I’m back at it again with a new Beginner’s Guide where we take a famous person and make their lengthy career manageable by picking 4 films to watch in order to get your feet wet. Here’s a jumping-off point for Katharine Hepburn.

I make a point of not quantifying actors by how many awards they’ve won. Still, she did win 4 Oscars! There’s little else to say. She was a gem.

Little Women (1933)

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I’m partial to this film because Hepburn exudes all the attributes of Jo March for me. The cast is a fine array of young talent and if you have any attachment to Louisa May Alcott’s material, it’s hard not to appreciate the antiquated candor of this one.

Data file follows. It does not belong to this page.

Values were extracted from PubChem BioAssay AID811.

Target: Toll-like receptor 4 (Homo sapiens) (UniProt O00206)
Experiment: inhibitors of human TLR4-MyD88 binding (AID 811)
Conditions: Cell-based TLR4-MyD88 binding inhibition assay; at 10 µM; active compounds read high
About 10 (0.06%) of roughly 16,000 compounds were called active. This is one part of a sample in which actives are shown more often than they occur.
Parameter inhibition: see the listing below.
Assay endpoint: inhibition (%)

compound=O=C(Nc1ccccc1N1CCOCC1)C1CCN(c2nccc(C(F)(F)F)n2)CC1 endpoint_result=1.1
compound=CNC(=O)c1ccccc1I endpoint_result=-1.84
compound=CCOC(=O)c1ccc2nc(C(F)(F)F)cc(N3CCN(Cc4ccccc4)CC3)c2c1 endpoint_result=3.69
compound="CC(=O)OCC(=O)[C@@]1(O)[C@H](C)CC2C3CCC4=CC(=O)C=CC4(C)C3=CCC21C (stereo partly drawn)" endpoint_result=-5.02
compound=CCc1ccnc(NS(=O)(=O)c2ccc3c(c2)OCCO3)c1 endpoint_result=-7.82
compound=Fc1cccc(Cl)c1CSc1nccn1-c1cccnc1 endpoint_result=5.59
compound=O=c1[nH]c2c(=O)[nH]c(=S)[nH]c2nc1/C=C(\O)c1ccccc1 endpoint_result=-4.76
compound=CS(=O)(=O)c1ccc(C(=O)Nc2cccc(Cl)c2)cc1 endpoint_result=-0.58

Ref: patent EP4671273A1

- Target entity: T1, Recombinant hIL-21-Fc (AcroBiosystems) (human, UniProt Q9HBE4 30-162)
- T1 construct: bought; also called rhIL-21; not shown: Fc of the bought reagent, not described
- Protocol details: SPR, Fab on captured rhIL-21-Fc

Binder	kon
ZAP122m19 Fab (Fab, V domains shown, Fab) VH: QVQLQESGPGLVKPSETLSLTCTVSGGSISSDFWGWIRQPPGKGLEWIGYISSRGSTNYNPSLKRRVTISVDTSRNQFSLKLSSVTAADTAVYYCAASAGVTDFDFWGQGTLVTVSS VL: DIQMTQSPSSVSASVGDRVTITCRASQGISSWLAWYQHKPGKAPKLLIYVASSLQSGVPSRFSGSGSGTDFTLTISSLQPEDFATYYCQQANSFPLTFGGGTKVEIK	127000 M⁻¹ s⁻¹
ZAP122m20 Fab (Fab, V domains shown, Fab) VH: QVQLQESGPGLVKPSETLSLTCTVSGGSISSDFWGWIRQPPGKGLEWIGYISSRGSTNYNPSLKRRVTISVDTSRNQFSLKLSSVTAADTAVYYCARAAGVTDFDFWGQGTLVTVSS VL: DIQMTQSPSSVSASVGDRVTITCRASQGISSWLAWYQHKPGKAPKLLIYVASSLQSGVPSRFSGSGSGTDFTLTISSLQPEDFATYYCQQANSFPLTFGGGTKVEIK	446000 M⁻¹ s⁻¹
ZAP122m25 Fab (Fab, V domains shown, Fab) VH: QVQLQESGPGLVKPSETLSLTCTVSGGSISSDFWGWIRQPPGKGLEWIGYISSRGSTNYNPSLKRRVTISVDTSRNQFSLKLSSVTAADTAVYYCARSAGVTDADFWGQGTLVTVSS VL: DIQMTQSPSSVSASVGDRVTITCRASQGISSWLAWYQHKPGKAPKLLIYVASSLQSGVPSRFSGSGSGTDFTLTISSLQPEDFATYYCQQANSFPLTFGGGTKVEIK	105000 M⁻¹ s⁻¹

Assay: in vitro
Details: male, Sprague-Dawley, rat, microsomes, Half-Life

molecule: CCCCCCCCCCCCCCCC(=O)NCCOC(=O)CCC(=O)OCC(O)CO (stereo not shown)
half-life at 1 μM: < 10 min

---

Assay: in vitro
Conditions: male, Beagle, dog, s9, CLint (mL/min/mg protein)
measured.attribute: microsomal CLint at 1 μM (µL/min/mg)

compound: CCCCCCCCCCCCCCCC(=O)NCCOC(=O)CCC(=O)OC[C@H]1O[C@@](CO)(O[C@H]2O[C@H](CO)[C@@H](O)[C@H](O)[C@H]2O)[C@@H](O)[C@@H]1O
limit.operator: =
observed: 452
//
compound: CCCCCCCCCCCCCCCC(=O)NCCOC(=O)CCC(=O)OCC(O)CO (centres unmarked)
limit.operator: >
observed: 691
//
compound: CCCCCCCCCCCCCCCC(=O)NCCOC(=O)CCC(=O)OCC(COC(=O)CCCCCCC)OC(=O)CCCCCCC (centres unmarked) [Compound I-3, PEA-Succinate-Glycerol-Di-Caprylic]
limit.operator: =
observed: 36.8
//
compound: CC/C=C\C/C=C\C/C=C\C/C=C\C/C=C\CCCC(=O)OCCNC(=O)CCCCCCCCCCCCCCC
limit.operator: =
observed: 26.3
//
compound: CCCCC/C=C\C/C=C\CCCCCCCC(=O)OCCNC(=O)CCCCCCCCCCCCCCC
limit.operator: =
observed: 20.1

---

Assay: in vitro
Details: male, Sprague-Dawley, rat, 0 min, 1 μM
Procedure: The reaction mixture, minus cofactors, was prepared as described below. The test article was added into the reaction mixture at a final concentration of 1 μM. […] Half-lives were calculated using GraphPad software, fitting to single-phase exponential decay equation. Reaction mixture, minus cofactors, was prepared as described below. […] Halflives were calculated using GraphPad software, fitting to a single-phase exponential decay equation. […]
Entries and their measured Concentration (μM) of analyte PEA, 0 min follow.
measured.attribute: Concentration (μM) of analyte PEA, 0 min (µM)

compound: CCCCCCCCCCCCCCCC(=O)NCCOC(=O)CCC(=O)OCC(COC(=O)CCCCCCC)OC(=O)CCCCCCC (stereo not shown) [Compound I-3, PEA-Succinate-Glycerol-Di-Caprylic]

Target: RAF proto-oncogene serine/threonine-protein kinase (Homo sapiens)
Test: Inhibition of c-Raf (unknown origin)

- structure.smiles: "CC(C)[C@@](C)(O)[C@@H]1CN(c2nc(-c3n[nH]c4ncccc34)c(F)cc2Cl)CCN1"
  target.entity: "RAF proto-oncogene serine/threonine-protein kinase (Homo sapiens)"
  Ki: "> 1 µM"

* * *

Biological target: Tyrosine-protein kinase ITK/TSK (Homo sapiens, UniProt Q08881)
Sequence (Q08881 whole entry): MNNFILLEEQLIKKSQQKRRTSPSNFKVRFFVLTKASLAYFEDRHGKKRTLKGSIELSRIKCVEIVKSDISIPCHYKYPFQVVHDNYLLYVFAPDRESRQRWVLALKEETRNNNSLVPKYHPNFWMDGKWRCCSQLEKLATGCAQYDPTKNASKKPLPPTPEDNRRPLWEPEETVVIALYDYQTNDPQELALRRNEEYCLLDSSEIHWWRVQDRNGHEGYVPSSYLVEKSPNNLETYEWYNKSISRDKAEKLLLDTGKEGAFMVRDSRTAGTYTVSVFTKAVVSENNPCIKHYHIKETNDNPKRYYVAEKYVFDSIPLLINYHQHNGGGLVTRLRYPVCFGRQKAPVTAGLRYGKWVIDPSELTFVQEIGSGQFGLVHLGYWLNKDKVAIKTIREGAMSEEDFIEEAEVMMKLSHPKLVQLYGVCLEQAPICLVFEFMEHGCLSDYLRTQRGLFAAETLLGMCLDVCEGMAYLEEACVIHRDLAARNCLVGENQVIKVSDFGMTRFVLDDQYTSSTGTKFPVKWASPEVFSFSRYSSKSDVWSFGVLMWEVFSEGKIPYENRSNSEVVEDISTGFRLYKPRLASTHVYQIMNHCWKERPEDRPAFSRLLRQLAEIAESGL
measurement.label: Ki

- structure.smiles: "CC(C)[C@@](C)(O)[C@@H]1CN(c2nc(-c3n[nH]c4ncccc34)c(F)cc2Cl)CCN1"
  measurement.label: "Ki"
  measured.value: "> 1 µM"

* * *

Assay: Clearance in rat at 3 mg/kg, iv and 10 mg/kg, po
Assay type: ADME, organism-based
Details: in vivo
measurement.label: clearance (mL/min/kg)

Philadelphia Story (1940)

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It’s almost old-hat to mention Katharine Hepburn was considered “Box Office Poison” at this time in her career (after “failures” like Bringing Up Baby and Holiday). So, of course, I mention it. But Philadelphia Story reestablished her and to this day remains one of her finest vehicles. With director George Cukor, James Stewart, Cary Grant, and Ruth Hussey, what could go wrong?

The African Queen (1951)

Bogart and Hepburn. It’s about as indelible a pair as you can get onscreen. They hardly disappoint in this character piece by John Huston setting the two seafarers off on a conflict-filled adventure through the swamps aboard the titular vessel. As a side note, it’s rather reminiscent of Heaven Knows, Mr. Allison featuring two other luminaries.